After the Eve of Judgment comes A.X.E.: Judgment Day #1, and it’s gonna be a bad few months for the mutants of the Marvel Universe…
Just the #1 this week!
An unseen narrator who does “not yet exist” but speaks in the style of The Machine informs us that there is much we need to know.
In New York, Tony Stark meets with Sersi, and she warns him of an upcoming war on Earth. Before she can elaborate, however, Sersi is ambushed and apprehended by the Avengers. Meanwhile, Cyclops and Jean Grey observe an anti-mutant protest happening on the streets, with protestors rallying against the revelation that mutants can resurrect themselves but refuse to help anyone else. Cyclops defends their kind by saying “as not as if everyone has stopped killing mutants.”
On Krakoa, Destiny speaks with Mystique and Nightcrawler about the prophesied war and identifies the Eternals as the instigators. Destiny goes to warn the Quiet Council while Nightcrawler transports to Arakko to notify the Great Circle of the development. When Nightcrawler asks what quarrel the Eternals have with them, Magneto responds by saying they are “new gods” displacing the “old” ones.
On Avengers Mountain, Stark interrogates Sersi to learn what the Eternals are up to, citing an earlier incident wherein Ajak and Makkari sneaked into their base for reasons unknown. He surmises that Thanos had something to do with it based on him temporarily leading the Eternals. Captain America soon intervenes and tells Stark to go easy on their former Avenger; they know the Eternals are waging war but not towards whom or why. Sersi is shocked by this news and pleads she is just as in the dark about it as the Avengers are but warns them she is not the Eternal they need to worry about.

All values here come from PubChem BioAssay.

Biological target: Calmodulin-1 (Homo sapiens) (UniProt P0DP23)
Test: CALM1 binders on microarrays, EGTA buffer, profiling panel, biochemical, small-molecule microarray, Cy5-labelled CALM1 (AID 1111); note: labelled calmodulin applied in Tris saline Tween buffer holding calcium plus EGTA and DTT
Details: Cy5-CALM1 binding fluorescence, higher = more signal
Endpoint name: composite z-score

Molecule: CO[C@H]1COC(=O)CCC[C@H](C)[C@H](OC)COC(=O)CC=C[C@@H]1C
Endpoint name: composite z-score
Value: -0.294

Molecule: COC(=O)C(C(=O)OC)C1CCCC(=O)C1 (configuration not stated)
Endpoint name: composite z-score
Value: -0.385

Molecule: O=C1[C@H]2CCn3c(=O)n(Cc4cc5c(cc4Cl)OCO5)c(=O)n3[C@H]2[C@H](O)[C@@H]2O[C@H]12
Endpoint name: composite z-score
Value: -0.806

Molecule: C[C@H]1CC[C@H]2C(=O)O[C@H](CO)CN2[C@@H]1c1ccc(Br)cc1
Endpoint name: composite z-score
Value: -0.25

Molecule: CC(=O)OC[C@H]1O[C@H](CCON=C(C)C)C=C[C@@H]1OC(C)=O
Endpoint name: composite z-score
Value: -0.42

Earlier on Olympia, Druig requests permission from the Uni-Mind to attack Earth’s mutants, whom he insistently refers to as “deviants” to emphasize the cause. When they unanimously vote in the affirmative, he releases Uranos from his prison cell to wreak havoc on the mutants for exactly one hour. Druig then confers with Moira MacTaggert (as seen in X-Men: Hellfire Gala #1) to learn how he can most effectively attack the mutants. Recently depowered and harboring a grudge against the island nation she helped build, Moira now represents Orchis—the anti-mutant organization—and seeks to see them ruined just as much as he does.
Per Moira’s suggestion, Druig first attacks Krakoa through a psychic assault that affects all of their telepaths, interrupting the Quiet Council’s meeting about the war. With Krakoan leadership now distracted and incapacitated, Druig sends a fleet of fighters to keep the X-Men busy while Jack of Knives, their best assassin, is ordered to murder the Five so they cannot resurrect themselves later. Wolverine manages to save Hope Summers and the surviving members of the Five in enough time so that they can be recovered. Moira chastises Druig for not successfully completing his mission, but he promises that his plans go beyond this initial assault.
On Arbor Magna, Wolverine and several other mutants (including Goldballs Egg) are resurrected with backup embryos that Goldballs Egg fortuitously thought to prepare earlier that day.
Back on Olympia, Druig puts Uranos back in his cell, having just laid waste on Arakko; he also criticizes Druig for not completing the plan as intended. Demanding to be taken back out, Druig informs Uranos that his services will no longer be necessary, as he now has the power to deploy The Hex—a shadowy group of Eternals whose purpose is unknown to most and do not participate in the Uni-Mind.